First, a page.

Prior to 2020, New York City had a total of 25 "parklets" (curbside seating areas) scattered across its five boroughs. Since it rolled out the Open Restaurants program in May, that number has risen to 10,343 and counting, with over 5,000 restaurants using the curb for seating. For New Yorkers accustomed to lengthy approval processes, extensive public meetings, and hefty permitting fees, the rapid appearance of "open streets" and "open restaurants" has been revelatory, opening New Yorkers' eyes to the potential for rapid street transformation as an economic lifeline.

To achieve this almost-instantaneous change (at least on the typical government timeline), residents and small businesses have quickly emerged as essential partners in the city's social and economic recovery, assuming roles typically reserved for business improvement districts, neighborhood associations, and community boards. New York City's Department Of Transportation, meanwhile, almost overnight condensed what had been a convoluted, seven-month approval process into one simple online form, the economic and societal benefits of which are only beginning to come into focus. For both ordinary residents and long-time policymakers, the sudden curbside revolution has prompted two important questions: 1) Did the old process need to take so long in the first place? and 2) How can we learn from this unique civic experiment to more comprehensively reimagine our streets and mobility networks beyond outdoor dining?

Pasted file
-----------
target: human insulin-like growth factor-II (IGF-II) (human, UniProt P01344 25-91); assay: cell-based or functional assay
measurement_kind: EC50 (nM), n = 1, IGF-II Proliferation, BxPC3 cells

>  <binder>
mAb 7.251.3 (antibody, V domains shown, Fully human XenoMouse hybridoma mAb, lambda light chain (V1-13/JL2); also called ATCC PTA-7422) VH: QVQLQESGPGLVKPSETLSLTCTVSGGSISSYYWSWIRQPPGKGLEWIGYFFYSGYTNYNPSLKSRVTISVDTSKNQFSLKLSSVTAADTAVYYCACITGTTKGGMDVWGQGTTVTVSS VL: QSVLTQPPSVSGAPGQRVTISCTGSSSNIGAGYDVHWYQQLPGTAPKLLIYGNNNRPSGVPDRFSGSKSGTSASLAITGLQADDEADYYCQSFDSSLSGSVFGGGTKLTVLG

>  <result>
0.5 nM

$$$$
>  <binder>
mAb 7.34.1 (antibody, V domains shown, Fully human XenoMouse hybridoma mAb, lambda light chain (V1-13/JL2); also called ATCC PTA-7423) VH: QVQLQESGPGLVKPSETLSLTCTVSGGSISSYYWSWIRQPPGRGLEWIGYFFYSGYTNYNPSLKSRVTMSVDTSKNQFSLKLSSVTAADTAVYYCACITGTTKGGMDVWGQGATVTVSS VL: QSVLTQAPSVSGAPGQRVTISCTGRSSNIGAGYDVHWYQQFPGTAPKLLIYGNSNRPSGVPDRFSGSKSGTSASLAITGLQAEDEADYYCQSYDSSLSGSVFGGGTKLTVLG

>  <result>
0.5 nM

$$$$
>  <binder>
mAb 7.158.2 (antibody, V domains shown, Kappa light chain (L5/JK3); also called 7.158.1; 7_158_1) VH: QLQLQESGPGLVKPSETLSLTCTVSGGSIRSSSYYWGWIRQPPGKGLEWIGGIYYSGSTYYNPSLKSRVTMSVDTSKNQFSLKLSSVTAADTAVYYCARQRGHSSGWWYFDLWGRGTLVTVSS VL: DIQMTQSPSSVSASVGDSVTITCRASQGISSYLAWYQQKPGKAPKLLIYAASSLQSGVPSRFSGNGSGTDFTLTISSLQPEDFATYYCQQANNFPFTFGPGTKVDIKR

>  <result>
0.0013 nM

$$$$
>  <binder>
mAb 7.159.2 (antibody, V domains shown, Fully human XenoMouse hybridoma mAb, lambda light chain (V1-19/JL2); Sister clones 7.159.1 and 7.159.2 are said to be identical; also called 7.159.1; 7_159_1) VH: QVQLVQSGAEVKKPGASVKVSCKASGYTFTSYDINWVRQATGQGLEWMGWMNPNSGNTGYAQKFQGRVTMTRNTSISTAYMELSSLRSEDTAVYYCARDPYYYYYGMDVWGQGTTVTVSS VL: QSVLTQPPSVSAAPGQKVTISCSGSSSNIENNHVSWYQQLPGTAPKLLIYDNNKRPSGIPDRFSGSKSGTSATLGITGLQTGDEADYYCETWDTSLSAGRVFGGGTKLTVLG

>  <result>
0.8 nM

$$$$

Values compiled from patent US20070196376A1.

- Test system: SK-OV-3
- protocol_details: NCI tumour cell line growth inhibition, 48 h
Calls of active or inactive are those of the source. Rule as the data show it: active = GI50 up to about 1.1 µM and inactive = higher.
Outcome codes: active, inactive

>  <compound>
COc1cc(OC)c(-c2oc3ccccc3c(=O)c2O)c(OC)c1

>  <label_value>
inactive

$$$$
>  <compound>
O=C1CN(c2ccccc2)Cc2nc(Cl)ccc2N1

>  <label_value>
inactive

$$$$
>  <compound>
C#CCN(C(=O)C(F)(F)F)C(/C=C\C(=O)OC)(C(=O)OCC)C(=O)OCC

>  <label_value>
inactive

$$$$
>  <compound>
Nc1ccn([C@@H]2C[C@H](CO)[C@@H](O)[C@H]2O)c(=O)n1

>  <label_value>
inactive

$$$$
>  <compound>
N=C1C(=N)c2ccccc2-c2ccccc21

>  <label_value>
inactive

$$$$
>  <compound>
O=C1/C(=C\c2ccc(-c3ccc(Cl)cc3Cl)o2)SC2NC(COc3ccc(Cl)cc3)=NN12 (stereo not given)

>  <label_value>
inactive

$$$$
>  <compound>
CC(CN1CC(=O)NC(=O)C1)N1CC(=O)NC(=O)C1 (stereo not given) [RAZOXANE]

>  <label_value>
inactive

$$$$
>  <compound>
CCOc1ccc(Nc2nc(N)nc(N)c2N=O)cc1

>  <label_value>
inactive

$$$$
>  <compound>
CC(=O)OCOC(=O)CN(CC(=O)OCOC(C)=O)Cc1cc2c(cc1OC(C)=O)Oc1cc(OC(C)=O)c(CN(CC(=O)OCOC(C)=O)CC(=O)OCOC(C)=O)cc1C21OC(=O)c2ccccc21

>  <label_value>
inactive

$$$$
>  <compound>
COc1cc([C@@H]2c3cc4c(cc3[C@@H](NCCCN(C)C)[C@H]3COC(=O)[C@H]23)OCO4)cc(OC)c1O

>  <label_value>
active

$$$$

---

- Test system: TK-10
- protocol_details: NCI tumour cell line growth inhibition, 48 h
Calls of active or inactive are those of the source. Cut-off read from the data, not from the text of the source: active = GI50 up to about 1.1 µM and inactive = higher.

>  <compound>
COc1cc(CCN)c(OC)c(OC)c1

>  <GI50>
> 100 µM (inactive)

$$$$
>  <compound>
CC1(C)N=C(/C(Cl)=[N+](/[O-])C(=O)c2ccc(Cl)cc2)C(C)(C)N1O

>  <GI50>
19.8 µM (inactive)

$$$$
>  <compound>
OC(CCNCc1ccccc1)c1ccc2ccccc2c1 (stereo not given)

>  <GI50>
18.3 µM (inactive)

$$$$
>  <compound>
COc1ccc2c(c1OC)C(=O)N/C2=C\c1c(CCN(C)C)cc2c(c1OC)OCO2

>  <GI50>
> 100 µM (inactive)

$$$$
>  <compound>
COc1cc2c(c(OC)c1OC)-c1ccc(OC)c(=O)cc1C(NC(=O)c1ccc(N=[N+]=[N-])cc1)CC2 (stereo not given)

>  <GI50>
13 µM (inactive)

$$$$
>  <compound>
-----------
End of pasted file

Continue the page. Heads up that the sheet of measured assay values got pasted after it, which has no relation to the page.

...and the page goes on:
Aiming Higher

Over the past two decades, cities have recognized the critical role that streets play in achieving their broader policy goals. A new generation of transportation leaders has laid out ambitious plans and policies to help their citizens move around more safely, efficiently, equitably, and sustainably while reimagining streets as their largest public space. Name a challenge that society faces—climate change, equity and racial justice, a cleaner environment, safer and healthier communities, a stronger economy—and streets and mobility stand at the heart of many of the solutions.